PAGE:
A Sense of Time

“Looking back, no matter how old you are, life always feels the same length: both forever and not very long.” That’s how Colewell (2019; streaming for free on Amazon Prime) begins, and the rest of the film is an elegy to a possibly disappearing way of life, situated within a rumination on life and age and memory. Set in a small, fictional Pennsylvania town, it follows Eleanore, known to everyone as Nora (the excellent Karen Allen, probably most famous for her role as Marion in the Indiana Jones movies), who has been the post-mistress in Colewell for over 30 years.

Nora is perfectly content to go through the same routine every day, putting on the coffee, sorting the mail, chatting with the customers, all of whom she knows by name. And the post office serves as the central gathering place, where people sit, stand, talk, and gossip. In the larger picture, it is a movie about small towns everywhere, about politics and money, about community, and about the mundane but essential tasks that make up people’s lives. (For six years or so, I was a pastor at a church in a small town in Minnesota where the post office closed; that one and the office in the other small town where I lived both served much the same function as the post office does in Colewell.) And it is about loss: loss of purpose, loss of community, loss of family. As Charles (Kevin J. O’Connor) tells Nora, “Life’s hard in that you lose people—in all kinds of ways.”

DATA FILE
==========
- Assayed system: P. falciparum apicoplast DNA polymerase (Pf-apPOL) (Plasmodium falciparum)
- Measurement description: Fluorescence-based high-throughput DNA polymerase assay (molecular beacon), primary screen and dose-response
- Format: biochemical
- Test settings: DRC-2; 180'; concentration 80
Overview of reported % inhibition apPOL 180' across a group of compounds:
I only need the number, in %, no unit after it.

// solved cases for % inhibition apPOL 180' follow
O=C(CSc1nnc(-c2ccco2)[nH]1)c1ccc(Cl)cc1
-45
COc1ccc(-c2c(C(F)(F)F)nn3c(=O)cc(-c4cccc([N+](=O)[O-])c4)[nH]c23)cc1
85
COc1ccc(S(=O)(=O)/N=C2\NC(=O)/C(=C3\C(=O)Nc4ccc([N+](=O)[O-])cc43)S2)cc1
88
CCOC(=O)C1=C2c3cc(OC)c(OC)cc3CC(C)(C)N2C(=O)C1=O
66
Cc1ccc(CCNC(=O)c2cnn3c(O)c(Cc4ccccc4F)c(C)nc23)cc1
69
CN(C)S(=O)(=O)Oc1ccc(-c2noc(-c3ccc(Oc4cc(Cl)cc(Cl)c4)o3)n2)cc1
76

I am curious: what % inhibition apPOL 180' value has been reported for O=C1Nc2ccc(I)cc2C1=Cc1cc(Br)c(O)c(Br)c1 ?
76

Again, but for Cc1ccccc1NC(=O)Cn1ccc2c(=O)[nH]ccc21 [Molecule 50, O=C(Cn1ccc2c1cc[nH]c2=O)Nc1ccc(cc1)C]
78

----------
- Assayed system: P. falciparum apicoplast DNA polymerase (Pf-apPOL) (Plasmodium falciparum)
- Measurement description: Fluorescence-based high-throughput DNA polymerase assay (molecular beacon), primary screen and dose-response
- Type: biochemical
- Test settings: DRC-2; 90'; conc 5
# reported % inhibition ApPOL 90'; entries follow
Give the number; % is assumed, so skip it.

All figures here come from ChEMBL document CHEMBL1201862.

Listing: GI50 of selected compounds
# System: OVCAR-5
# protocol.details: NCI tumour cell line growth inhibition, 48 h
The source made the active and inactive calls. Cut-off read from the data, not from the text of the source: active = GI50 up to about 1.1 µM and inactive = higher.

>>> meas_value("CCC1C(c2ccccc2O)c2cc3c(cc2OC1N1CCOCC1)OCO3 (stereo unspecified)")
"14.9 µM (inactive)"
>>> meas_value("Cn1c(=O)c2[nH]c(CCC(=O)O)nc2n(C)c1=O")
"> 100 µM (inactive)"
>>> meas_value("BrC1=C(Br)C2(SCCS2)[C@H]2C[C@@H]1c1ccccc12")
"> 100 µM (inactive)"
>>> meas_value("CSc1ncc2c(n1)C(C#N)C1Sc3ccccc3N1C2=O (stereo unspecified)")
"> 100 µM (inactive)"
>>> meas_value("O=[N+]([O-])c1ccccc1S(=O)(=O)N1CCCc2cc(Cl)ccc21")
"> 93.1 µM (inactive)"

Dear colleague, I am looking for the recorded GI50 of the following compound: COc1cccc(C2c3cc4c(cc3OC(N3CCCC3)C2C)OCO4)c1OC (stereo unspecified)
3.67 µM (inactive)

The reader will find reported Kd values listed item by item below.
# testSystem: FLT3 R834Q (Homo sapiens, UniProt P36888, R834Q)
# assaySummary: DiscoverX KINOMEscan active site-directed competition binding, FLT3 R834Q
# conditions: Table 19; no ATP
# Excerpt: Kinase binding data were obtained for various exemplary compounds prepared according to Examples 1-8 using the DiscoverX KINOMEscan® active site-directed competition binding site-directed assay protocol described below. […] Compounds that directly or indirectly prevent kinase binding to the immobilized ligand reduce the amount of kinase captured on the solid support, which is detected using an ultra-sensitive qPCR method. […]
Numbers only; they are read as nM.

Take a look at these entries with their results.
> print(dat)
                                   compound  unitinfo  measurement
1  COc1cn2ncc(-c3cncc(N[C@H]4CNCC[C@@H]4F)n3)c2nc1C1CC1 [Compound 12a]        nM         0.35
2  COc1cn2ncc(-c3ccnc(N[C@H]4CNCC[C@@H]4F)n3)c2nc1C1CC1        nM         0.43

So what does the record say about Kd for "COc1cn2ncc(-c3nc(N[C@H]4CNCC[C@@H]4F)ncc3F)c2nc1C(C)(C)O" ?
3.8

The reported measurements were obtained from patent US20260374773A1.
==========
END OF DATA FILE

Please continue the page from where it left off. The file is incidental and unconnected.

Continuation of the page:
The movie is positioned within that larger picture of small towns and closing post offices, but the focus is on one particular life and how one’s days and months and years can pass by largely unnoticed. The unexpected crisis in Nora’s life is provoked by the notice that the Colewell post office is going to be closed, and her position there is going to be terminated. She is given the option of retiring or moving to another office in a larger town. But she does not have a car, and she has trouble envisioning herself riding a bus to that town every morning for work. She does visit the town, ostensibly to buy the postage and supplies that she ordered but did not arrive, and perhaps her mind is made up by that visit.

Throughout the aftermath and forced decisions of her post office closing, she is made to confront her unexamined life and her early convictions about life, place, and home. This is shown by a particular narrative device which may or may not finally work, but I don’t think it is overwrought. In fact, the film avoids using this particular convention in an easy or clichéd way that would neutralize its effectiveness. In addition, the acting on the part of both Allen and Hannah Gross (who plays Ellie) keep it from being cloying or overly melodramatic.

Colewell easily could have become a Lifetime-esque television drama. But it is deftly directed and Allen, along with the local extras and their believability, give it formidable emotional heft. The soundtrack does its job, and the establishing shots of rural Pennsylvania are my sort of natural aesthetic. I was unexpectedly moved and it does what you expect a solid, well-told story to do: cause you both to imagine living in the context of the main character, as well as to re-consider and evaluate your own life and decisions. I don’t remember how it made it on to my to-watch list, but it is definitely an under-noticed gem from 2019.